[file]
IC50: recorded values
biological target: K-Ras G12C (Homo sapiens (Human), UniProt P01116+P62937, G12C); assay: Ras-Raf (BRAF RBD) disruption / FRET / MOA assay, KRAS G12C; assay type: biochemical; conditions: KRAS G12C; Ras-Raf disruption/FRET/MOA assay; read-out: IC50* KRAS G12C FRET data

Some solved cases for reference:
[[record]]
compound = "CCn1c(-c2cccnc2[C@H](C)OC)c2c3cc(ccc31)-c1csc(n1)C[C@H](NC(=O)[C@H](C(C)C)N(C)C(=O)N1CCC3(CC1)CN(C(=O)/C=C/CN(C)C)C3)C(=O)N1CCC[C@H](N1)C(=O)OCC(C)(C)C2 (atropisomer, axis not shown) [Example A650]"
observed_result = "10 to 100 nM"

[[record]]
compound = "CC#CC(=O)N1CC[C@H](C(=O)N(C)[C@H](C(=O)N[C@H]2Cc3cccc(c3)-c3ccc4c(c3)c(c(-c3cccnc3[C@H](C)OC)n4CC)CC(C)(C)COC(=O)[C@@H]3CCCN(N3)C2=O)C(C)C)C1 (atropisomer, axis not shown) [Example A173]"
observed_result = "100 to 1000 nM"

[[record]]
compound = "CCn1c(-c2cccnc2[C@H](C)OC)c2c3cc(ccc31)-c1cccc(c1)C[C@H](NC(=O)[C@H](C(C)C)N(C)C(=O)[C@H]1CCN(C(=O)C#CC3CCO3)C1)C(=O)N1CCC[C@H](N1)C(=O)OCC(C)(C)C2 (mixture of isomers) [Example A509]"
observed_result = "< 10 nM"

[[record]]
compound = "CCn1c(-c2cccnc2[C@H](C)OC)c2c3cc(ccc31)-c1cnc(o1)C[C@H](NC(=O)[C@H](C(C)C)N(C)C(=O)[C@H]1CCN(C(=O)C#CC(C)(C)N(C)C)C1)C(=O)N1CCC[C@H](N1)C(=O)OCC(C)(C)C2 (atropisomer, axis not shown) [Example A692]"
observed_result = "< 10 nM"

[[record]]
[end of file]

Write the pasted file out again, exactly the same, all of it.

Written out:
IC50: recorded values
biological target: K-Ras G12C (Homo sapiens (Human), UniProt P01116+P62937, G12C); assay: Ras-Raf (BRAF RBD) disruption / FRET / MOA assay, KRAS G12C; assay type: biochemical; conditions: KRAS G12C; Ras-Raf disruption/FRET/MOA assay; read-out: IC50* KRAS G12C FRET data

Some solved cases for reference:
[[record]]
compound = "CCn1c(-c2cccnc2[C@H](C)OC)c2c3cc(ccc31)-c1csc(n1)C[C@H](NC(=O)[C@H](C(C)C)N(C)C(=O)N1CCC3(CC1)CN(C(=O)/C=C/CN(C)C)C3)C(=O)N1CCC[C@H](N1)C(=O)OCC(C)(C)C2 (atropisomer, axis not shown) [Example A650]"
observed_result = "10 to 100 nM"

[[record]]
compound = "CC#CC(=O)N1CC[C@H](C(=O)N(C)[C@H](C(=O)N[C@H]2Cc3cccc(c3)-c3ccc4c(c3)c(c(-c3cccnc3[C@H](C)OC)n4CC)CC(C)(C)COC(=O)[C@@H]3CCCN(N3)C2=O)C(C)C)C1 (atropisomer, axis not shown) [Example A173]"
observed_result = "100 to 1000 nM"

[[record]]
compound = "CCn1c(-c2cccnc2[C@H](C)OC)c2c3cc(ccc31)-c1cccc(c1)C[C@H](NC(=O)[C@H](C(C)C)N(C)C(=O)[C@H]1CCN(C(=O)C#CC3CCO3)C1)C(=O)N1CCC[C@H](N1)C(=O)OCC(C)(C)C2 (mixture of isomers) [Example A509]"
observed_result = "< 10 nM"

[[record]]
compound = "CCn1c(-c2cccnc2[C@H](C)OC)c2c3cc(ccc31)-c1cnc(o1)C[C@H](NC(=O)[C@H](C(C)C)N(C)C(=O)[C@H]1CCN(C(=O)C#CC(C)(C)N(C)C)C1)C(=O)N1CCC[C@H](N1)C(=O)OCC(C)(C)C2 (atropisomer, axis not shown) [Example A692]"
observed_result = "< 10 nM"

[[record]]